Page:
Taiwan health authority to conduct inspections on flour next year

TAIPEI, Taiwan - As citizens put more emphasis on food safety, the Ministry of Health and Welfare (MHW) plans to conduct inspections on major food necessities such as sugar, salt and soy sauce next year, and the programme will start with the inspection of 22 local flour mills and importers.

MHW Minister Chiang Been-huang said yesterday that the oil scandal has raised public concerns over food safety since oil products are related to a wide-range of different industries.

Therefore, the MHW plans to check on various necessities to prevent similar problems in the future.

Chiang stressed that although revealing food safety problems via inspections may again raise public concern, it is the best way to solve the problem completely and protect citizens' rights to food safety.

Chiang also guaranteed the quality of oil products that people can currently find on the market, saying that they have all been proven safe for human consumption after resent inspections.

In addition, Chiang said that the MHW will not only carry out inspections on food necessities, but will also run risk assessments to identify which kinds of necessities have higher risks of being problematic.

Responding to the announcement, Food and Drug Administration (FDA) Acting Director Jiang Yu-mei stated that it is essential to inspect flour as it is a common material used in food manufacturing. Since different additives may also be involved in producing products made with flour, these additives will also be a focal point in the up-coming inspections, said Jiang.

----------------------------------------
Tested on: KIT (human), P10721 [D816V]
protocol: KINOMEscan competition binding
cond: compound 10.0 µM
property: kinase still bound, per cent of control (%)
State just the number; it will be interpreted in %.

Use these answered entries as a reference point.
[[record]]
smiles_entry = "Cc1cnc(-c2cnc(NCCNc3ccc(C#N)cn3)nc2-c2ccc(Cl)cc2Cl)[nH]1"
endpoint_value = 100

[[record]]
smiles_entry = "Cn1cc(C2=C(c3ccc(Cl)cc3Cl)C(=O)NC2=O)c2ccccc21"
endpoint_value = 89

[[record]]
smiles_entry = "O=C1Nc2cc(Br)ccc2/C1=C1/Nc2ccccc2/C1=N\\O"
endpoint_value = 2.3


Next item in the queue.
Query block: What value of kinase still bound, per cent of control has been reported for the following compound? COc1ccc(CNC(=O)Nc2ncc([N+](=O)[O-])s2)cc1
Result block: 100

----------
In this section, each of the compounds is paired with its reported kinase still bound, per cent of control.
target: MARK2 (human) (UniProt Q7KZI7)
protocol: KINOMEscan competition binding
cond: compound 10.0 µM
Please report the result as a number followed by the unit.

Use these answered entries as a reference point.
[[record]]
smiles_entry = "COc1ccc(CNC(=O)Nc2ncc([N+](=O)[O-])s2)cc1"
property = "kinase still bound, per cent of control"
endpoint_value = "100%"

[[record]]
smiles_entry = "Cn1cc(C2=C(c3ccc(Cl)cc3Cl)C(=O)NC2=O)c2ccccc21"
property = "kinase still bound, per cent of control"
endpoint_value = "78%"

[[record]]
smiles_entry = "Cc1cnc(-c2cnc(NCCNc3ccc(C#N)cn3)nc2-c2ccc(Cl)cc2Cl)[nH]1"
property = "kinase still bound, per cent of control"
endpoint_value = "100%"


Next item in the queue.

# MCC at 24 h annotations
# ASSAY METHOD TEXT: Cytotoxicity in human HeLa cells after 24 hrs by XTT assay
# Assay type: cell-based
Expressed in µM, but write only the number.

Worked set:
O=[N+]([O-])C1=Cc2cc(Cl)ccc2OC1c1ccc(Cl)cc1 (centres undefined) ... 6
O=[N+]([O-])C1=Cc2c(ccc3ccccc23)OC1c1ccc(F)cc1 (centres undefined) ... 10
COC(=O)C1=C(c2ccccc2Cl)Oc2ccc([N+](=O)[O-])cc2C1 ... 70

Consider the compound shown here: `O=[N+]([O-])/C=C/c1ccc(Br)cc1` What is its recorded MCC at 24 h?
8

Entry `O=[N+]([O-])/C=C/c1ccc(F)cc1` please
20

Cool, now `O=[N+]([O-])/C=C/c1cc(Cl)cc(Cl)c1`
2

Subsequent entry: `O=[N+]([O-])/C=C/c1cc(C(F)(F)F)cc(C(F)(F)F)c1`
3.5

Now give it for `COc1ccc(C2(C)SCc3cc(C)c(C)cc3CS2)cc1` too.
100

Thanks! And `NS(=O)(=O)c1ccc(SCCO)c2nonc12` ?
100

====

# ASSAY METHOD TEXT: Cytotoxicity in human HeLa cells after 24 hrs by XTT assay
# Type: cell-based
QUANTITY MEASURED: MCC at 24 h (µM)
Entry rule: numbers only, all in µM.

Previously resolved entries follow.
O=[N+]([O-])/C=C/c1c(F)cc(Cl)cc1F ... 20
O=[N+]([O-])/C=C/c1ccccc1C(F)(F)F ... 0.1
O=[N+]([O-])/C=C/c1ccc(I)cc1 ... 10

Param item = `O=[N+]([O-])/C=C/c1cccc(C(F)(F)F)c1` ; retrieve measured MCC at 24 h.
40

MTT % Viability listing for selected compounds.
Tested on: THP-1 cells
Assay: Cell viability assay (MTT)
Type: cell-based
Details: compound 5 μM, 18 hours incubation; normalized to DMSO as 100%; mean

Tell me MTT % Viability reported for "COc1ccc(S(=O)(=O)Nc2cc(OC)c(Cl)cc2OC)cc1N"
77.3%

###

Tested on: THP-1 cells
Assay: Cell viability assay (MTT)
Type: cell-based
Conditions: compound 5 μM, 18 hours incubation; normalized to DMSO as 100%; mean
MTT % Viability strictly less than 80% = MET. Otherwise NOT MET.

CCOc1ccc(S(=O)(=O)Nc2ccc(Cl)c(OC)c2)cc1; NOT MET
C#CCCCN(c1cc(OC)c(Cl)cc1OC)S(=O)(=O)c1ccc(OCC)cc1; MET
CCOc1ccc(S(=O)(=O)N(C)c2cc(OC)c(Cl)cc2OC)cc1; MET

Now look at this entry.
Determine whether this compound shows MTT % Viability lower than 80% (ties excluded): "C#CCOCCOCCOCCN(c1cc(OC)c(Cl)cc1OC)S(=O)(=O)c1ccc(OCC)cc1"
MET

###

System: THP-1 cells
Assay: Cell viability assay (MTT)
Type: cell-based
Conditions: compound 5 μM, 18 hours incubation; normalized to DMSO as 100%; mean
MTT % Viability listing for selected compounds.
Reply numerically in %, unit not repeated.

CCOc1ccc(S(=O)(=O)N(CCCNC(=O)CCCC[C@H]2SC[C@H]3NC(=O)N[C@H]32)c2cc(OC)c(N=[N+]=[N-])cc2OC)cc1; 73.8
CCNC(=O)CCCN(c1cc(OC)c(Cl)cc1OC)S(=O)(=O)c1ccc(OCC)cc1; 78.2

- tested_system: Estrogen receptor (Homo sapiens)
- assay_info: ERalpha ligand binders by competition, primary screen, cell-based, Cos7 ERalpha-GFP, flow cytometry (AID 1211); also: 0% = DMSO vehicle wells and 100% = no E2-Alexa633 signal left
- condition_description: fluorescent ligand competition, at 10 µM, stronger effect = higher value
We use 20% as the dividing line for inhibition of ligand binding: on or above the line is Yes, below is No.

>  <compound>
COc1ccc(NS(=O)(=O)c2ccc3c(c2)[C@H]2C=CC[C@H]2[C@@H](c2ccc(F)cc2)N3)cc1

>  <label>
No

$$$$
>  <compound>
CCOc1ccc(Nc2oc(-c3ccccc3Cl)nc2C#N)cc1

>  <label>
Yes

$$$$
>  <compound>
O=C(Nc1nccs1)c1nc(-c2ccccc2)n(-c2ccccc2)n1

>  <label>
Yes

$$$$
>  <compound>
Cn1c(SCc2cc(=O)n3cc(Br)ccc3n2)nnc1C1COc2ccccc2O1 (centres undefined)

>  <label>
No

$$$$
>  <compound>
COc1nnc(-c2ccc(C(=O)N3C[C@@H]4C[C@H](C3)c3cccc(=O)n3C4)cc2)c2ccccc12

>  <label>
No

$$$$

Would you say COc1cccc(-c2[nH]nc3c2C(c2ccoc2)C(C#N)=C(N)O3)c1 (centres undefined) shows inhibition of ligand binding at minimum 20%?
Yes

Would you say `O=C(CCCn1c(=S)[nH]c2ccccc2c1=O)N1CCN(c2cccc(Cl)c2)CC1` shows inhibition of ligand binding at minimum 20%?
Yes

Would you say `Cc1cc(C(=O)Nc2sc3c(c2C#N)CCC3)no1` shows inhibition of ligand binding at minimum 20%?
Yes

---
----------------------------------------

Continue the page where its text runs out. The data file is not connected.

According to the FDA, the inspection will start with 22 major flour mills and flour importers on Jan 1.

The inspections will trace the source of original materials and additives in flour products. The FDA is expecting to finish the first inspection in Feb 2015.

Government, NTU Work Together on Food Safety

The MHW and National Taiwan University (NTU) signed a memorandum of cooperation on food safety yesterday, stating that they will try to introduce Good Hygienic Practices (GHP) risk management to local food companies in the future.

Although there are about 400,000 food companies in Taiwan, authorities will try to implement GHP to 4,000 registered food factories in the first phase to establish a more complete food safety management system.

For its part, NTU will integrate resources such as talents and technical experts from different departments, hoping to provide a more thorough support to the MHW.

The cooperation also marked a more comprehensive collaboration between the government and academic field.